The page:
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Commentary: Why Putin told the world about Xi’s ‘questions and concerns’ on Ukraine war

Their first meeting since the start of the Ukraine war led to Vladimir Putin’s curious public acknowledgement of Xi Jinping’s concerns. It shows Russia is willing to play the junior partner in the relationship, says former diplomat James Carouso.

Commentary: Why Putin told the world about Xi’s ‘questions and concerns’ on Ukraine war
Russian President Vladimir Putin speaks to Chinese President Xi Jinping during the Shanghai Cooperation Organization (SCO) summit in Samarkand, Uzbekistan, on Sep 16, 2022. (Sergei Bobylev, Sputnik, Kremlin Pool Photo via AP)

WASHINGTON DC: In their first meeting since February, Russian President Vladimir Putin and Chinese President Xi Jinping met on Sep 15 in Samarkand, Uzbekistan. Following their private discussion, Putin told the world that he had heard Xi’s “questions and concerns” about the war in Ukraine.

Xi made no public mention of his questions or concerns. A Chinese government readout of the meeting made no reference to Ukraine.

A US State Department spokesperson said that while it was not surprising that China has such concerns, it is “somewhat curious that Putin would be the one to admit it so openly”.

Why would Putin make public this apparent criticism from Russia’s key economic lifeline in the wake of Western sanctions? It comes at a time of significant battlefield reversals in key disputed towns and Ukrainian troops pushing east.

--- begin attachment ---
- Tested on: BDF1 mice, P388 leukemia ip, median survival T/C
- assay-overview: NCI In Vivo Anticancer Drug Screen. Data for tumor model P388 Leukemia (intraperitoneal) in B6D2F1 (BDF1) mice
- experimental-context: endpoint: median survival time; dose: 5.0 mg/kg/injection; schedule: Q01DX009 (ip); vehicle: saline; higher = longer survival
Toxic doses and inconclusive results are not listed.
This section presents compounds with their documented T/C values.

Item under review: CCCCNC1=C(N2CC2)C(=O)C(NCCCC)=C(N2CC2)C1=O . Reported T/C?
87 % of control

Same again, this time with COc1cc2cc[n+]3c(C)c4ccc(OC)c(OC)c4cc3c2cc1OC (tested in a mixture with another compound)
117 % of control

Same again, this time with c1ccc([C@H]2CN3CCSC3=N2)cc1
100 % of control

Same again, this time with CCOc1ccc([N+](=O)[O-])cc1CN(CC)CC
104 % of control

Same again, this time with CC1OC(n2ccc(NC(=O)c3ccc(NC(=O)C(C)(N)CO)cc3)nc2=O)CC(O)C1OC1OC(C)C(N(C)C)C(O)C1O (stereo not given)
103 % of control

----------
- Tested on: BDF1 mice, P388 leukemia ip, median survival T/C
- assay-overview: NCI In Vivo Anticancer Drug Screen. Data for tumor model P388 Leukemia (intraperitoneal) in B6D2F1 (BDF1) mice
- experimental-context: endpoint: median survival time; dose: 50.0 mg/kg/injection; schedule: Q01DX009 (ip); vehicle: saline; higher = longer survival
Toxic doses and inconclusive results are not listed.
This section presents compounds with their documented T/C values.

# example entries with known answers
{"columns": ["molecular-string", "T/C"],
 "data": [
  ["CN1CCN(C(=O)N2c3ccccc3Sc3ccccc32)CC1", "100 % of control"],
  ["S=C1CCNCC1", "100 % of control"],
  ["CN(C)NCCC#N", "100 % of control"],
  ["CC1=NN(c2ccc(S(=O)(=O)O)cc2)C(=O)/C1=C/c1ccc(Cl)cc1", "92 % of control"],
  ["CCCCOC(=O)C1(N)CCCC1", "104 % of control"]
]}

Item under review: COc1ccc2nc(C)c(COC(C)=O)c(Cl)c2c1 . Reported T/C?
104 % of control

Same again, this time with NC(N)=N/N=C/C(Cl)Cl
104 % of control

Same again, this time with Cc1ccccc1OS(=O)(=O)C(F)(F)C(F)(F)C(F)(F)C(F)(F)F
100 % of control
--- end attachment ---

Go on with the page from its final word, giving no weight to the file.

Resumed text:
For Xi to have done so in his first trip abroad since the pandemic also carries extra weight. China has so far refrained from condemning Russia for its action.

CHINA’S QUESTIONS AND CONCERNS ABOUT UKRAINE WAR

What questions and concerns could Xi have raised behind closed doors?

Xi cannot be happy about how long this war has been dragging out. If Russia had counted on military superiority, an unpopular Ukrainian government and Europe doing nothing more than wringing their hands in the tight grip of Russian energy, Putin would have been wrong on every count.

If Putin’s next best bet is on Western support to crumble as a cold bitter winter bites and Europeans riot unwilling to suffer on behalf of a non-European Union country, it is a big gamble.

Ukrainian President Volodymyr Zelenskyy’s warning to Europeans to brace for a difficult winter after Russia shut down the main gas pipeline taps into Western guilt and a collective fear of Russian expansionism. Western European governments have filled gas stores ahead of time and to cut energy use, which could be sufficient to tide them at least through the upcoming winter.

The defeat of Russia might not even be ruled out, considering recent military setbacks and continued weapons and financial support for Ukraine’s efforts.

China's President Xi Jinping and Russian President Vladimir Putin in Samarkand on Sep 15, 2022. (Photo: Sputnik/Alexandr Demyanchuk via AFP)

XI JINPING WEEKS AWAY FROM A THIRD TERM